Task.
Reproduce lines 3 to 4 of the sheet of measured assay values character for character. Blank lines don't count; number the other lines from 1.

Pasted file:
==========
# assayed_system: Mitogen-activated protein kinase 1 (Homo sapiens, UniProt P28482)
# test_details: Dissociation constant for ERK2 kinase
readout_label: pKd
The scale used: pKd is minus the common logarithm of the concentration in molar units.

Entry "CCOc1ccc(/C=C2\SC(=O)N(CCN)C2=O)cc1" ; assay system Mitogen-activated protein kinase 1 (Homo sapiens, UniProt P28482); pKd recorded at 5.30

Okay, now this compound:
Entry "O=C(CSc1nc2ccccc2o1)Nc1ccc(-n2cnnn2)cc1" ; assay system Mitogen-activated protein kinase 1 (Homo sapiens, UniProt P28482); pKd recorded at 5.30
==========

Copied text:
readout_label: pKd
The scale used: pKd is minus the common logarithm of the concentration in molar units.